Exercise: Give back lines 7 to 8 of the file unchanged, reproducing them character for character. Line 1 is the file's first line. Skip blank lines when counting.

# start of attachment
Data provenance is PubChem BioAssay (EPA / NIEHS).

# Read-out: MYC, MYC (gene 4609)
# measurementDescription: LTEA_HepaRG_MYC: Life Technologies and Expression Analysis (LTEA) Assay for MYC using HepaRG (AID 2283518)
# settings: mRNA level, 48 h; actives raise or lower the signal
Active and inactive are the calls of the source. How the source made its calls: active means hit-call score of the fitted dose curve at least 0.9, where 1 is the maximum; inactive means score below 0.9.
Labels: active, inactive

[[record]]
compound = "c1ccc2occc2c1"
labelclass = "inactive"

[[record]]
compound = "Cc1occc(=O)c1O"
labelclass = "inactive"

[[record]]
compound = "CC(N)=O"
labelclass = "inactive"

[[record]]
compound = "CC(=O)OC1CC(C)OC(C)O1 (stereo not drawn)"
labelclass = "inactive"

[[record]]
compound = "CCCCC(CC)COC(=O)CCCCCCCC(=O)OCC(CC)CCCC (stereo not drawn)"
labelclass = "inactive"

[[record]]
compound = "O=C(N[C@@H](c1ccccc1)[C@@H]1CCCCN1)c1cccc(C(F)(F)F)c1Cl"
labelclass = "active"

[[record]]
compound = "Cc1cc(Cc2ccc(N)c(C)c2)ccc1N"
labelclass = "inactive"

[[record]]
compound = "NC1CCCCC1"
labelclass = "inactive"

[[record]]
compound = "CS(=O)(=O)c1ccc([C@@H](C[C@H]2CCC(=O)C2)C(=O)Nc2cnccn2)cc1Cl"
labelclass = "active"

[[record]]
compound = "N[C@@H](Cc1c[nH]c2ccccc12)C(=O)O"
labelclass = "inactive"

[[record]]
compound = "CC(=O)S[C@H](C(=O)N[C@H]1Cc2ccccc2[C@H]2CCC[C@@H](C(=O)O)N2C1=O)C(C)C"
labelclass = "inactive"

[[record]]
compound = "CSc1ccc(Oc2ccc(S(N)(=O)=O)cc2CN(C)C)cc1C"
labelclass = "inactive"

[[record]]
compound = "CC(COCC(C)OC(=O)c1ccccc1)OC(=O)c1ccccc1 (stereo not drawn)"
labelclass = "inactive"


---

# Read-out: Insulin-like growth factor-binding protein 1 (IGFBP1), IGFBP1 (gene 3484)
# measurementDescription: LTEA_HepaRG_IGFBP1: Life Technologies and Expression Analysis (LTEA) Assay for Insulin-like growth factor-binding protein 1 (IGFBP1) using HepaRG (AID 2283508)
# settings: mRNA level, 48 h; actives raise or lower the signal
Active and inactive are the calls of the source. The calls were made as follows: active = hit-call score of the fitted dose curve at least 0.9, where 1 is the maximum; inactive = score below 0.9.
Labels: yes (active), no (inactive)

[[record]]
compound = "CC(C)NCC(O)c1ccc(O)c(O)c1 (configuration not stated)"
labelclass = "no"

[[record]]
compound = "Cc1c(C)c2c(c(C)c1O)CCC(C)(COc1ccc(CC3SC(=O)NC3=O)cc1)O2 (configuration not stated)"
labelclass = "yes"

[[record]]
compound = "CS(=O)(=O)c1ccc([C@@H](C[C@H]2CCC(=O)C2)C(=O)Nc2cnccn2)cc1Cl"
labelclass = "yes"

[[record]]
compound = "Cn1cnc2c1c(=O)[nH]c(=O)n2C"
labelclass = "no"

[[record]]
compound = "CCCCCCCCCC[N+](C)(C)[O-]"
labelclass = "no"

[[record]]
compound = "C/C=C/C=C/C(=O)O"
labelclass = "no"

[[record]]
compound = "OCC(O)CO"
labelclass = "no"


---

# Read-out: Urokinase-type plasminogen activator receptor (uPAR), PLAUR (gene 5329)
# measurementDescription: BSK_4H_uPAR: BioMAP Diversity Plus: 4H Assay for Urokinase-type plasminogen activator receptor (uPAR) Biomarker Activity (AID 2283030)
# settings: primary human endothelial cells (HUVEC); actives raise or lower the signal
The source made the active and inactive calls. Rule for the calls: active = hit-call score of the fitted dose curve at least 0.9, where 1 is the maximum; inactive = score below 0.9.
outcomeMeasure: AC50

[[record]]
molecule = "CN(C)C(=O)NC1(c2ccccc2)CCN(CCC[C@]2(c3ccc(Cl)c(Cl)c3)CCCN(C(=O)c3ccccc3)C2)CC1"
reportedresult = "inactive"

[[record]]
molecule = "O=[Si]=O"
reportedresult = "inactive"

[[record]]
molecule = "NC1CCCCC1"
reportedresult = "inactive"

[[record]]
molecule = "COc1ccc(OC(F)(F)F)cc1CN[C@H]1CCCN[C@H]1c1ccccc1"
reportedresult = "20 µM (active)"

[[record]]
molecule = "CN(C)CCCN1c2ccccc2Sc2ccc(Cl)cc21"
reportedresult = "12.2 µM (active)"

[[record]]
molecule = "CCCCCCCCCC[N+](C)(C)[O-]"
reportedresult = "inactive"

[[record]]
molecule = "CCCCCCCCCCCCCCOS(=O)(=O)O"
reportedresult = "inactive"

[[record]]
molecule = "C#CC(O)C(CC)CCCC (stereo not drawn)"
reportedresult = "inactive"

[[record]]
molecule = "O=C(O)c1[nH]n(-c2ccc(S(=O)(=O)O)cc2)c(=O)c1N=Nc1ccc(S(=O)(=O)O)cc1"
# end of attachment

[[record]]
compound = "c1ccc2occc2c1"